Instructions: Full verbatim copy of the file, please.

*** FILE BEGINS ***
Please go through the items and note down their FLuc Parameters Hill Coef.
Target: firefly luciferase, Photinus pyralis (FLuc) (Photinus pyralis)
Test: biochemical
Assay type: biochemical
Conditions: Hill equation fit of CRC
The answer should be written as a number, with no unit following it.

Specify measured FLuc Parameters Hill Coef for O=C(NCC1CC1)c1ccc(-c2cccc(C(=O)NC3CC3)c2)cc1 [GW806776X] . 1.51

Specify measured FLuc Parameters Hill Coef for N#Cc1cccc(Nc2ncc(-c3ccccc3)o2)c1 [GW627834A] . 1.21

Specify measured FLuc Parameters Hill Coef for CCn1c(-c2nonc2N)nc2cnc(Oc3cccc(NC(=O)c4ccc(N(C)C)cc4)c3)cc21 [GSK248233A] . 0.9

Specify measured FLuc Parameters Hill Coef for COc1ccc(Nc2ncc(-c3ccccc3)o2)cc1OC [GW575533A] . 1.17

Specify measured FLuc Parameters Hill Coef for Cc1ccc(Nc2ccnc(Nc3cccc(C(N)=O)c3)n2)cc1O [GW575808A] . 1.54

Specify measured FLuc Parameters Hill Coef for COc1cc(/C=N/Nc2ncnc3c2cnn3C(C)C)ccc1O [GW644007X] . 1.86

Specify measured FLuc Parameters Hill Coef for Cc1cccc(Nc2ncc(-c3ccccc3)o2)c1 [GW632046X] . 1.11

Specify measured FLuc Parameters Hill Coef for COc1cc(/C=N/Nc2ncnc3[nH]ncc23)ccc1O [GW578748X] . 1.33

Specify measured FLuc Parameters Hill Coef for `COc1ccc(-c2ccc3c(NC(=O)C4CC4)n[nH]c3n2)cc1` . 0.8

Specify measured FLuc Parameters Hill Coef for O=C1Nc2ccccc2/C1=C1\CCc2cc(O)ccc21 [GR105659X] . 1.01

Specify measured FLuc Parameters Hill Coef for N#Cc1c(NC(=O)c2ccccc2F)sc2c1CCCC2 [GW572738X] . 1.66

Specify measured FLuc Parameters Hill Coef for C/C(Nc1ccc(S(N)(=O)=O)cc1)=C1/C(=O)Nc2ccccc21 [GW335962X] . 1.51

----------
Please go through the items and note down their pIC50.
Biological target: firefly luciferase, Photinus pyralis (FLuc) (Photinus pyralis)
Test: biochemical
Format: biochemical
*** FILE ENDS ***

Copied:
Please go through the items and note down their FLuc Parameters Hill Coef.
Target: firefly luciferase, Photinus pyralis (FLuc) (Photinus pyralis)
Test: biochemical
Assay type: biochemical
Conditions: Hill equation fit of CRC
The answer should be written as a number, with no unit following it.

Specify measured FLuc Parameters Hill Coef for O=C(NCC1CC1)c1ccc(-c2cccc(C(=O)NC3CC3)c2)cc1 [GW806776X] . 1.51

Specify measured FLuc Parameters Hill Coef for N#Cc1cccc(Nc2ncc(-c3ccccc3)o2)c1 [GW627834A] . 1.21

Specify measured FLuc Parameters Hill Coef for CCn1c(-c2nonc2N)nc2cnc(Oc3cccc(NC(=O)c4ccc(N(C)C)cc4)c3)cc21 [GSK248233A] . 0.9

Specify measured FLuc Parameters Hill Coef for COc1ccc(Nc2ncc(-c3ccccc3)o2)cc1OC [GW575533A] . 1.17

Specify measured FLuc Parameters Hill Coef for Cc1ccc(Nc2ccnc(Nc3cccc(C(N)=O)c3)n2)cc1O [GW575808A] . 1.54

Specify measured FLuc Parameters Hill Coef for COc1cc(/C=N/Nc2ncnc3c2cnn3C(C)C)ccc1O [GW644007X] . 1.86

Specify measured FLuc Parameters Hill Coef for Cc1cccc(Nc2ncc(-c3ccccc3)o2)c1 [GW632046X] . 1.11

Specify measured FLuc Parameters Hill Coef for COc1cc(/C=N/Nc2ncnc3[nH]ncc23)ccc1O [GW578748X] . 1.33

Specify measured FLuc Parameters Hill Coef for `COc1ccc(-c2ccc3c(NC(=O)C4CC4)n[nH]c3n2)cc1` . 0.8

Specify measured FLuc Parameters Hill Coef for O=C1Nc2ccccc2/C1=C1\CCc2cc(O)ccc21 [GR105659X] . 1.01

Specify measured FLuc Parameters Hill Coef for N#Cc1c(NC(=O)c2ccccc2F)sc2c1CCCC2 [GW572738X] . 1.66

Specify measured FLuc Parameters Hill Coef for C/C(Nc1ccc(S(N)(=O)=O)cc1)=C1/C(=O)Nc2ccccc21 [GW335962X] . 1.51

----------
Please go through the items and note down their pIC50.
Biological target: firefly luciferase, Photinus pyralis (FLuc) (Photinus pyralis)
Test: biochemical
Format: biochemical